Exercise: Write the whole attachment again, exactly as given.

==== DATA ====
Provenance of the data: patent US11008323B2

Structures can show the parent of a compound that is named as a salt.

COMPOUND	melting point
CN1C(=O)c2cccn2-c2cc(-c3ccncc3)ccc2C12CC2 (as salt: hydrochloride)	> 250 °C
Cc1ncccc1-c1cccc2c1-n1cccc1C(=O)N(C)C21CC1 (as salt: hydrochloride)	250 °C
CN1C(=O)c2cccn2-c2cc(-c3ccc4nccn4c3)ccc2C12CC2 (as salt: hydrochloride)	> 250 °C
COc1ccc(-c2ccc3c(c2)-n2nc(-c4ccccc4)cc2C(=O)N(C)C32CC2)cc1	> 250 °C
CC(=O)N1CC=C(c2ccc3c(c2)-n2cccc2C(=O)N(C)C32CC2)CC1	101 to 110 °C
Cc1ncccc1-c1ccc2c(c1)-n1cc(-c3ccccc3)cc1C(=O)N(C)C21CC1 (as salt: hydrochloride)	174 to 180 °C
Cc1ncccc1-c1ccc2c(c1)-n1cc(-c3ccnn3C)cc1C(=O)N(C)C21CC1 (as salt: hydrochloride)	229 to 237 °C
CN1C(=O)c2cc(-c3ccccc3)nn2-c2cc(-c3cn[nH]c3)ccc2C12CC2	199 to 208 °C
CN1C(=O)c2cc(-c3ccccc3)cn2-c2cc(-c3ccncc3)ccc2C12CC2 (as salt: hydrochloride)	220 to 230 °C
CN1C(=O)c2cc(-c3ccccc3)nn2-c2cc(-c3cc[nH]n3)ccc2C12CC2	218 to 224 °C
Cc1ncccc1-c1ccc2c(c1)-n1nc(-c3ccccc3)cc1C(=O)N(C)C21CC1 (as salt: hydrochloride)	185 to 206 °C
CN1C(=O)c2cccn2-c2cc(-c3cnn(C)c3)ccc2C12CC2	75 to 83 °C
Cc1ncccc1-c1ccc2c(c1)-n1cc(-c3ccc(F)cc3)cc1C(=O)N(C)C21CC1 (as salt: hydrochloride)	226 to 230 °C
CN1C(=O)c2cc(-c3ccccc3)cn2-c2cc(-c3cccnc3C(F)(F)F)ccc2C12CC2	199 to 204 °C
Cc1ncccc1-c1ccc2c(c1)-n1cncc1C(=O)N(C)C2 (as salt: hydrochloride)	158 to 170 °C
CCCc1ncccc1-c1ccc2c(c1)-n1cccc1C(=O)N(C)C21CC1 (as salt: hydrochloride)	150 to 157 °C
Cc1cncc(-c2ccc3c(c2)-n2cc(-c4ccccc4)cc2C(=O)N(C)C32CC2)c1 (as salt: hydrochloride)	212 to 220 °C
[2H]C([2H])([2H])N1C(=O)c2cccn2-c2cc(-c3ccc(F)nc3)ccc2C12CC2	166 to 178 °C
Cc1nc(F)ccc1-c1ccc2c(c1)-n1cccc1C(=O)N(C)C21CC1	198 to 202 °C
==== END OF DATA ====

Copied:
Provenance of the data: patent US11008323B2

Structures can show the parent of a compound that is named as a salt.

COMPOUND	melting point
CN1C(=O)c2cccn2-c2cc(-c3ccncc3)ccc2C12CC2 (as salt: hydrochloride)	> 250 °C
Cc1ncccc1-c1cccc2c1-n1cccc1C(=O)N(C)C21CC1 (as salt: hydrochloride)	250 °C
CN1C(=O)c2cccn2-c2cc(-c3ccc4nccn4c3)ccc2C12CC2 (as salt: hydrochloride)	> 250 °C
COc1ccc(-c2ccc3c(c2)-n2nc(-c4ccccc4)cc2C(=O)N(C)C32CC2)cc1	> 250 °C
CC(=O)N1CC=C(c2ccc3c(c2)-n2cccc2C(=O)N(C)C32CC2)CC1	101 to 110 °C
Cc1ncccc1-c1ccc2c(c1)-n1cc(-c3ccccc3)cc1C(=O)N(C)C21CC1 (as salt: hydrochloride)	174 to 180 °C
Cc1ncccc1-c1ccc2c(c1)-n1cc(-c3ccnn3C)cc1C(=O)N(C)C21CC1 (as salt: hydrochloride)	229 to 237 °C
CN1C(=O)c2cc(-c3ccccc3)nn2-c2cc(-c3cn[nH]c3)ccc2C12CC2	199 to 208 °C
CN1C(=O)c2cc(-c3ccccc3)cn2-c2cc(-c3ccncc3)ccc2C12CC2 (as salt: hydrochloride)	220 to 230 °C
CN1C(=O)c2cc(-c3ccccc3)nn2-c2cc(-c3cc[nH]n3)ccc2C12CC2	218 to 224 °C
Cc1ncccc1-c1ccc2c(c1)-n1nc(-c3ccccc3)cc1C(=O)N(C)C21CC1 (as salt: hydrochloride)	185 to 206 °C
CN1C(=O)c2cccn2-c2cc(-c3cnn(C)c3)ccc2C12CC2	75 to 83 °C
Cc1ncccc1-c1ccc2c(c1)-n1cc(-c3ccc(F)cc3)cc1C(=O)N(C)C21CC1 (as salt: hydrochloride)	226 to 230 °C
CN1C(=O)c2cc(-c3ccccc3)cn2-c2cc(-c3cccnc3C(F)(F)F)ccc2C12CC2	199 to 204 °C
Cc1ncccc1-c1ccc2c(c1)-n1cncc1C(=O)N(C)C2 (as salt: hydrochloride)	158 to 170 °C
CCCc1ncccc1-c1ccc2c(c1)-n1cccc1C(=O)N(C)C21CC1 (as salt: hydrochloride)	150 to 157 °C
Cc1cncc(-c2ccc3c(c2)-n2cc(-c4ccccc4)cc2C(=O)N(C)C32CC2)c1 (as salt: hydrochloride)	212 to 220 °C
[2H]C([2H])([2H])N1C(=O)c2cccn2-c2cc(-c3ccc(F)nc3)ccc2C12CC2	166 to 178 °C
Cc1nc(F)ccc1-c1ccc2c(c1)-n1cccc1C(=O)N(C)C21CC1	198 to 202 °C